Tribune News Service
New Delhi, August 12
On the World Elephant Day—the celebration of mystical and mythological ‘gaja’, India's national heritage—animal conservationists and rights activists have expressed concerns about loss of their habitats and corridors, leading to a rise in number of human-elephant conflicts.
Actually, there are two main concerns: one, though the number of elephants are increasing, their natural habitats are shrinking and getting fragmented. And two, development activities inside protected areas—building of rail lines, dams, infrastructure projects et al—are adding to the pressures, driving them out of the habitat to engage in more conflicts with humans.
Prerna Singh Bindra a conservationist and former member of the National Board for Wildlife says India must afford protection to elephant habitats and corridors if it wants to save the "benign social" animal.
“On an average about 80 elephants are killed each year in India. Between 2009-10 and 2016-17 approximately 655 elephant deaths were reported due to human-wildlife conflict and of these more than 120 deaths were due to train accidents,” she says.
Jose Louies, head of the crime control division at the Wildlife Trust of India (WTI), adds the government, the Centre that is, must build a conservation policy and infrastructure that is elephant-friendly. “It is doable. Rather a long-sighted development vision would only help India gain given the scope of wildlife tourism. But elephant killings have increased due to man-animal conflict and poaching. It is important to protect their natural habitat if you want to see elephants in future,” he warns.
According to Louies, the WTI has identified 101 elephant corridors across 11 states in India, of which only half are currently secure.
"While elephant populations are largely concentrated in protected forests in the north-eastern states, east-central India, the Himalayan foothills in the north, and the Western and Eastern Ghats in the south, the animals require free movement between these areas to maintain genetic flow and offset seasonal variations in the availability of forage and water,” WTI says.
India is home to more than half of the world’s Asian elephant population, protected under the Schedule-I of the Wild Life (Protection) Act, 1972. “In India elephants make up 60 % of the world’s Asian elephant population. Where once India’s forests were teeming with elephants, now only approximately 86,000 sq. km of disconnected pockets mark their geographical range in the country and the health of the remaining forests and migratory corridors is failing. Apart from their natural migratory behaviour, elephants are now forced to wander further in search of food due to a lack of wild habitats and scarcity of resources,” Bindra says.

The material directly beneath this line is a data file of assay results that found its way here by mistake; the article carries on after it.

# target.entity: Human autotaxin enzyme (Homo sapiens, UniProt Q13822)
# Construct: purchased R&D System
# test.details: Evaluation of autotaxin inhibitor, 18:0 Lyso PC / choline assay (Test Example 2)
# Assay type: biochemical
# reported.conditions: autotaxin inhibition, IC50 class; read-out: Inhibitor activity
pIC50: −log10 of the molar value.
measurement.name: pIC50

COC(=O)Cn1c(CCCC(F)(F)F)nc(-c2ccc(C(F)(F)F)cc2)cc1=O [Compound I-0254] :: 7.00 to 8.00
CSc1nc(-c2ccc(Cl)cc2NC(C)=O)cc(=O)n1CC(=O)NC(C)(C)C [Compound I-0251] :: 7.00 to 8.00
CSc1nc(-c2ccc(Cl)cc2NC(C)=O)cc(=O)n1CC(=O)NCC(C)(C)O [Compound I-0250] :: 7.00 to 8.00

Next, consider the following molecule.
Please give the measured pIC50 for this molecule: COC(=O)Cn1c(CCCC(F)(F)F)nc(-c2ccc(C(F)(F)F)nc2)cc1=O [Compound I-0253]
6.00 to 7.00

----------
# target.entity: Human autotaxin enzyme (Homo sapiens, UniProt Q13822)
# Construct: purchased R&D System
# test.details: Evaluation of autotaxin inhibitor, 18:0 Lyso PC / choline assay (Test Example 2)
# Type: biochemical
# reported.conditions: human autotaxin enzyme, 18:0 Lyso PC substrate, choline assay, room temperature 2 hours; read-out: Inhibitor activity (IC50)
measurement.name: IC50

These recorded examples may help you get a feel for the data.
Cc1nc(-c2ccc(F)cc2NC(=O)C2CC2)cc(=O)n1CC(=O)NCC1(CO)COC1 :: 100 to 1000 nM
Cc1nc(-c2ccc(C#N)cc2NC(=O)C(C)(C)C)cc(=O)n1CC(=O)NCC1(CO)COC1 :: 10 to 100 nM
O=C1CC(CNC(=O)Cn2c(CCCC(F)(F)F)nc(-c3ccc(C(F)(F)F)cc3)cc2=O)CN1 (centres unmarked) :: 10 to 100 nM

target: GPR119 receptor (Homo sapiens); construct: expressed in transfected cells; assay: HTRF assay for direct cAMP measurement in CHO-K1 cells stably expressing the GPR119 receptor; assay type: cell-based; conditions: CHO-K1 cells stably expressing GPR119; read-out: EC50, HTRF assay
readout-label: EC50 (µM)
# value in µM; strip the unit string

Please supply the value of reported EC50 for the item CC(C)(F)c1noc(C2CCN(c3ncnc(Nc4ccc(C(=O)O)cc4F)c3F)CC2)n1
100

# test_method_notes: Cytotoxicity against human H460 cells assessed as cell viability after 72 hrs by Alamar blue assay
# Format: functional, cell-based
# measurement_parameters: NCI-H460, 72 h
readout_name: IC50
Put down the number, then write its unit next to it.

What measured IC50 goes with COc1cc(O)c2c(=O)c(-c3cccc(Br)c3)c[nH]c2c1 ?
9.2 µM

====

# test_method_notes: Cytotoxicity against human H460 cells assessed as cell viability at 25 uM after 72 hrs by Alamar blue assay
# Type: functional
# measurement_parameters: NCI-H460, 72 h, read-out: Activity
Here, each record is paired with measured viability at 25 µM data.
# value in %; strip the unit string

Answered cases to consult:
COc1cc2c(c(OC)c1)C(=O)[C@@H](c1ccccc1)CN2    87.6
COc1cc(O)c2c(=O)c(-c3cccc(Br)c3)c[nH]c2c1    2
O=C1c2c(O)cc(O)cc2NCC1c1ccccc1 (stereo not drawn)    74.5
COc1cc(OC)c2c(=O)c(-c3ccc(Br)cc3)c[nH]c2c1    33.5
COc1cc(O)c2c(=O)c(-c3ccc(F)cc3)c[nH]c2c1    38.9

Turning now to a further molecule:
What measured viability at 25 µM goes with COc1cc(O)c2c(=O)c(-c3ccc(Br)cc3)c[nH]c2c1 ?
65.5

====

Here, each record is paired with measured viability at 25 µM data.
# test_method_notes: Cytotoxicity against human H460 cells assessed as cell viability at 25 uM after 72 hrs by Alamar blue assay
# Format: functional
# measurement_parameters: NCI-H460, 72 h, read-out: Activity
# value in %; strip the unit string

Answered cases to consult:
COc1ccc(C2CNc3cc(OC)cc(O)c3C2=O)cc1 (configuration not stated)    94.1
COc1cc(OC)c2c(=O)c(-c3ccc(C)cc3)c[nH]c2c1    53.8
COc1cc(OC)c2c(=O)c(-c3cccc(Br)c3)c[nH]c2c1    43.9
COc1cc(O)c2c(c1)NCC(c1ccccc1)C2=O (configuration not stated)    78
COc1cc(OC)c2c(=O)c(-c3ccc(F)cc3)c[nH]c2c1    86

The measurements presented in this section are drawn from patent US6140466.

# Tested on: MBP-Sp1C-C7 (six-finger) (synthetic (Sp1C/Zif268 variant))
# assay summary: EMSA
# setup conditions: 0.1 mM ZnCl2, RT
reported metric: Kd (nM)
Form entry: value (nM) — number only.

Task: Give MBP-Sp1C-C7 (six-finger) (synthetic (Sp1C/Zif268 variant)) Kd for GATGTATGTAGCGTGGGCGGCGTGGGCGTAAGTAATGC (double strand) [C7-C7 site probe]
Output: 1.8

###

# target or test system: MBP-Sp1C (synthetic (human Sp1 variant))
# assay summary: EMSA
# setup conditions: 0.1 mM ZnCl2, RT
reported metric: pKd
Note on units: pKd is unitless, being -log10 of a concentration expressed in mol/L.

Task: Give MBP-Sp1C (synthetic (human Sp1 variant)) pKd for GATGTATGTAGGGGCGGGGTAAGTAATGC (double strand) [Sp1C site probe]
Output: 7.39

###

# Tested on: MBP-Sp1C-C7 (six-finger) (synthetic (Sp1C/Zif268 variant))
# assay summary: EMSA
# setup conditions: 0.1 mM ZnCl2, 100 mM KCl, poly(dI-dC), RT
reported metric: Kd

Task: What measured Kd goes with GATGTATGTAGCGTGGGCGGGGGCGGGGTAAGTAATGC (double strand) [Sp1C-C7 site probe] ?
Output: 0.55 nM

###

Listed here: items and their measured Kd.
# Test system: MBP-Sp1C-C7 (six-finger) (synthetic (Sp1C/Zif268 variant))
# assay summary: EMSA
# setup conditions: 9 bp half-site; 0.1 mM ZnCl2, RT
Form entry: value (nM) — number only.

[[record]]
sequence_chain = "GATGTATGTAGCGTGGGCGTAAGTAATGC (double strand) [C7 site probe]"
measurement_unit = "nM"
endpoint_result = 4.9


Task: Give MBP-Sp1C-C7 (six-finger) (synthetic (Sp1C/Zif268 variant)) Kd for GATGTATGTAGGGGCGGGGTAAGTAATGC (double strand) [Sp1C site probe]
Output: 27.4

“Devastation of forests, coal mining as well as industrial development and new rail and road networks fragmented the region. This, inevitably, sees herds of elephants crossing railway lines that run through sensitive wildlife areas, including protected areas and designated wildlife corridors,” she adds.
Elephant corridors are important because as forest lands continue to be lost, these relatively narrow, linear patches of vegetation form vital natural habitat linkages between larger forest patches. "They allow elephants to move between secure habitats freely, without being disturbed by humans. In many cases, elephant corridors are also critical for other wildlife including India’s endangered tigers," Louies explains.
Spread over 14 states, India’s 29 elephant reserves include areas of human use and habitation. In fact unless they lie within existing reserve forests or the Protected Area network, elephant reserves are not legally protected habitats in themselves, hesays, adding that a large chunk of elephant habitat is unprotected, susceptible to encroachment or already in use by humans.
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